Are you running a child protection gauntlet?

SPONSORED: Schrole explain the potential risks around globalised teacher recruitment and how the right solutions can help avoid

In 2014, the Council of International Schools (CIS) formed the International Task Force for Child Protection (ITFCP). This task force offered schools recommendations for child protection oriented pre-employment screening of teachers; and provides guidance on what to look for once teachers are working in a school. Whilst this advice is extensively researched, well supported and responsible for vast improvements in process; it does have failures.

For example, the ITFCP’s own Recommended Screening and Assessment Practices for International School Recruitment states that “the schools conduct checks of available sex offender registries as a precondition of employment.” The recommended process for implementing this is “to review sex offender websites for each of the countries where the candidate has previously lived.” On face value, this may seem like an acceptable way forward. In practice this is complicated, confusing and lacks the rigour to legally protect schools should the worst-case scenario arise. To top it off, many countries simply don’t publish sex offender registers for legal reasons.

Similarly, the criminal background checking procedure document published by CIS is 179 pages long and dedicates a page to almost every country on the globe. It certainly expansive and no doubt it is accurate, however, this country by country viewpoint is simply impractical when dealing with international teachers. What’s more, it overlooks global databases such as those provided by Interpol – the only centralised database of child sex offender data on the planet. A database which is simply not accessible to school HR departments.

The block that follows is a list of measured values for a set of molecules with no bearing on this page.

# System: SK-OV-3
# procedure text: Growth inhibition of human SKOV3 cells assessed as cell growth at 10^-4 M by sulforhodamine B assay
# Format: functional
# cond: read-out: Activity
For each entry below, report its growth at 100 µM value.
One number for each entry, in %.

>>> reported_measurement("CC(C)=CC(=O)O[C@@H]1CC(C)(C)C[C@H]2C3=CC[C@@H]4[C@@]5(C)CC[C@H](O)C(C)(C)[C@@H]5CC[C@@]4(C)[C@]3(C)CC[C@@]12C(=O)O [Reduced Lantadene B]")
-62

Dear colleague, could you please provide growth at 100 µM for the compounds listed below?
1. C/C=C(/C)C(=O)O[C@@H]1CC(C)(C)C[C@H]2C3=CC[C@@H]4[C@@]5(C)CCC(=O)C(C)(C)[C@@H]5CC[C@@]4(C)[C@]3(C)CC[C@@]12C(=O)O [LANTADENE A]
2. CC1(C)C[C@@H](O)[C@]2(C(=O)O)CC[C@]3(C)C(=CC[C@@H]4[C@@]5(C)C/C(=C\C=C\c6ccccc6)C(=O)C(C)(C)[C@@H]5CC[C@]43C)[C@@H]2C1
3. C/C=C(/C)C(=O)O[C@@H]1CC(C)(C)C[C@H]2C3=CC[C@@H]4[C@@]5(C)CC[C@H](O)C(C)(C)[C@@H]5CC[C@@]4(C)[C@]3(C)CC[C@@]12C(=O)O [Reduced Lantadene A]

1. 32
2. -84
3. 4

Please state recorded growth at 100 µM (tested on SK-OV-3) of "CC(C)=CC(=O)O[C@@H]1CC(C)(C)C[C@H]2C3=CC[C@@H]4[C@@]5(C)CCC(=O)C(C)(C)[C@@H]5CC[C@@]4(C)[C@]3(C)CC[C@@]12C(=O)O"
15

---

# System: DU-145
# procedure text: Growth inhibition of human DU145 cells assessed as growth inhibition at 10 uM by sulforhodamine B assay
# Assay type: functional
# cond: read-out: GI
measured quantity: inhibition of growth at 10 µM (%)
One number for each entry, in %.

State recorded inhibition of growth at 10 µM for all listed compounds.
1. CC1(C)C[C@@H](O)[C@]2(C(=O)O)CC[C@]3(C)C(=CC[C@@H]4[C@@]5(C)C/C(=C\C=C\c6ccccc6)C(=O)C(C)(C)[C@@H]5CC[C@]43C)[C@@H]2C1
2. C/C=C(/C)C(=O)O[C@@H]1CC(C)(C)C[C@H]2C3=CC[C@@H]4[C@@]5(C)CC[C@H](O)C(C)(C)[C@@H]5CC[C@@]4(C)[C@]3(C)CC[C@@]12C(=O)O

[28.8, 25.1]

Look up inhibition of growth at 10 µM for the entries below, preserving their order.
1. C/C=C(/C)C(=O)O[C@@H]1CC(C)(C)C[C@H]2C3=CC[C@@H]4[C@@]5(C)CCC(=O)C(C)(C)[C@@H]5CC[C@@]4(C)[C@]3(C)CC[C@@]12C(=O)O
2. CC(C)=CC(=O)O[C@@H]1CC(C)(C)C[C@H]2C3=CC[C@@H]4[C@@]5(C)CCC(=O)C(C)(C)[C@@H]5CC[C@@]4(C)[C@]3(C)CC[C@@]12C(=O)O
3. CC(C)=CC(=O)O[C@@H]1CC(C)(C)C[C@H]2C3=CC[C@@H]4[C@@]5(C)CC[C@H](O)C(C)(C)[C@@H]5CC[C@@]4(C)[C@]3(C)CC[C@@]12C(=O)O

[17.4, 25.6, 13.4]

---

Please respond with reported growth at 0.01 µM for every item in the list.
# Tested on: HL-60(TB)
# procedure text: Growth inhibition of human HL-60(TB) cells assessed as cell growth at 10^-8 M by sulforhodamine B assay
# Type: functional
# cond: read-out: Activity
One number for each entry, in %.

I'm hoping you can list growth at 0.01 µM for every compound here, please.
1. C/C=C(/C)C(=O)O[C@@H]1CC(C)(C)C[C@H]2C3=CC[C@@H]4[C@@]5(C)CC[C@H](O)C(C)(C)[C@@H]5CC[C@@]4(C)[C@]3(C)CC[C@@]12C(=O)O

The common thread with both these processes is that they take a country specific viewpoint on background screening (much like the DBS) and they put the onus on the schools to carry out the complicated checking process which they are simply not qualified or sufficiently resourced to do. At best, this approach is naive. In a legal context it runs the risk of being considered negligent.

According to Interpol, all of this is happening against the backdrop of an increase in the numbers of travelling sex offenders. In 2017 there were more than 5,600 offenders arrested by Interpol alone. 12,000 victims identified. CIS themselves acknowledge that international schools are a weak target for these evil miscreants.

In this ‘perfect storm’ of globalised teacher recruitment and travelling sex offenders, a checking solution with a global viewpoint is required. These ‘global sanctions’ checks can support the good work already done by CIS and ITFCP. It does however require schools to look to professional background screening organisations who have access to global databases.

Schrole delivers innovative, technology-based solutions for the education sector. The company has four business units:

  • Schrole Connect: an online software-as-service (SaaS) platform that enables international schools to streamline teacher recruitment and candidate management activities
  • Schrole Verify: a new global standard for background screening in the international schools sector.
  • Schrole Cover: a cloud-based software platform that engages your preferred relief staff at the touch of a button; and
  • Schrole ETAS: Schrole Education and Training Advisory Service provides accredited training solutions customised to the contexts in which our clients operate.

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